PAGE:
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The New Jersey bill which would have moved the state toward making gay marriage legal in the Garden State was rejected. CNN reported that the bill passed through the state's Senate Judiciary Committee last month, but that the bill needed 21 votes in order to continue its route towards passage. The current governor of New Jersey, Jon Corzine had vowed to sign the bill if it is passed. However, he will be replaced by Republican Gov.-elect Chris Christie on Jan. 19, 2010, who had gone on record to say that he would veto the bill.
Many opponents of the bill predicted that it would not pass in the State Senate. According to NJ.com, there were only 13 senators who supported the bill publicly. That means that NJ gay marriage bill sponsors needed another 8 senators to support the bill which may have been too difficult a task. NJ.com reported that Senate President Richard Codey (D-Essex) said that he would not keep the bill on the floor that long because he thought that the senators have made up their mind: "There's no reason to leave the board open, thinking and praying that someone's going to have a change, a conversion of moral conscience." It only got 14 votes out of the necessary 21 votes.
It would have been the sixth state to legalize gay marriage. According to CNN, other states that have passed a law to make gay marriage legal are: Massachusetts, Connecticut, New Hampshire, Vermont and Iowa. The District of Columbia passed a bill that would legalize gay marriage last month, but it still needs to undergo a 30 day review period by Congress. By law, Congress has the right to review and reject laws that are passed by the District of Columbia's city council. However, New Jersey now joins recent states Maine and New York to reject gay marriage.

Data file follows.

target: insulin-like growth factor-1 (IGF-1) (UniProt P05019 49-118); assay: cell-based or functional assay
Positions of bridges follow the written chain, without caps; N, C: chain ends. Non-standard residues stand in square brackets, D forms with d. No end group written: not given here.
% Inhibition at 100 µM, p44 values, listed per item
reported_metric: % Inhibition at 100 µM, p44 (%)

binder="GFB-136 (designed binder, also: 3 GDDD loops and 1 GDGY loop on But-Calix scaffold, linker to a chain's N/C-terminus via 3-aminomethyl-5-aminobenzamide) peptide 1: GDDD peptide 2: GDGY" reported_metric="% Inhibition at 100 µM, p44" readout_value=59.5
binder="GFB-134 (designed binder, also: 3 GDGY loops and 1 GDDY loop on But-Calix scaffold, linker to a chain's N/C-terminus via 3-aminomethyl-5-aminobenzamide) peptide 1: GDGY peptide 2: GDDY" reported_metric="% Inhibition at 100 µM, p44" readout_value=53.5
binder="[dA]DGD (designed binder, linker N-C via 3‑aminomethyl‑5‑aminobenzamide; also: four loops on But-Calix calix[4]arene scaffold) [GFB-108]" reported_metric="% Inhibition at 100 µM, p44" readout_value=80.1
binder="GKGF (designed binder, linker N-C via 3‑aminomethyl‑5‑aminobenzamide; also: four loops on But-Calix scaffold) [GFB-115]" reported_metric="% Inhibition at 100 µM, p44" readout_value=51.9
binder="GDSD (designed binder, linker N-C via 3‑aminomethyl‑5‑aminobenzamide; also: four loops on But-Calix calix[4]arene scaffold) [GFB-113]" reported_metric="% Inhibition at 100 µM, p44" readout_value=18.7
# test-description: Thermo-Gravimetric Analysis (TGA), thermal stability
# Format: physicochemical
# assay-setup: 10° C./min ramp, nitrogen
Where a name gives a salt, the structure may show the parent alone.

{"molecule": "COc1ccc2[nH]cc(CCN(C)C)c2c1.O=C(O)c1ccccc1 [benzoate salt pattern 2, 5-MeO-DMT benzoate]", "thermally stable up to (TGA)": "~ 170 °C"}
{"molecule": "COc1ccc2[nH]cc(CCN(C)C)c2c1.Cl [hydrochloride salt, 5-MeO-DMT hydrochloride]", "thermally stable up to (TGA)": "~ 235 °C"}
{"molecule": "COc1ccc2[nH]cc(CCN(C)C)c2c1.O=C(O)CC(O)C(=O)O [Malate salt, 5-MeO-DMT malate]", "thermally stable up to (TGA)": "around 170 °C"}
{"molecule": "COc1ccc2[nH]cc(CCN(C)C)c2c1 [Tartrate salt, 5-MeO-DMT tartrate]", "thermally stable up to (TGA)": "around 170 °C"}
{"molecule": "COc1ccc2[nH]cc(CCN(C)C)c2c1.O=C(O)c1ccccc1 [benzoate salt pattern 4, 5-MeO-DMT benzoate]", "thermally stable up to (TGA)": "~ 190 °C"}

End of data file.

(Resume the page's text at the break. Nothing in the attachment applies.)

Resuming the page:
NJ gay marriage opponents argued that the supporters should be content with the state's allowance of civil unions. They claimed that gay marriage supporters want to destroy the sanctity of marriage. NJ.com quoted Rabbi Yehuda Levin, with the Rabbinical Alliance of America as saying, "They're still not happy. They want to dilute marriage."
In the meantime, many people who supported the bill are disappointed at the failure of it to pass in the New Jersey Senate. Gov. Jon Corzine told Philly.com, "Most assuredly, this is an issue of civil rights and civil liberties, the foundation of our state and federal constitutions. Denying any group of people a fundamental human right because of who they are, or whom they love, is wrong, plain and simple."
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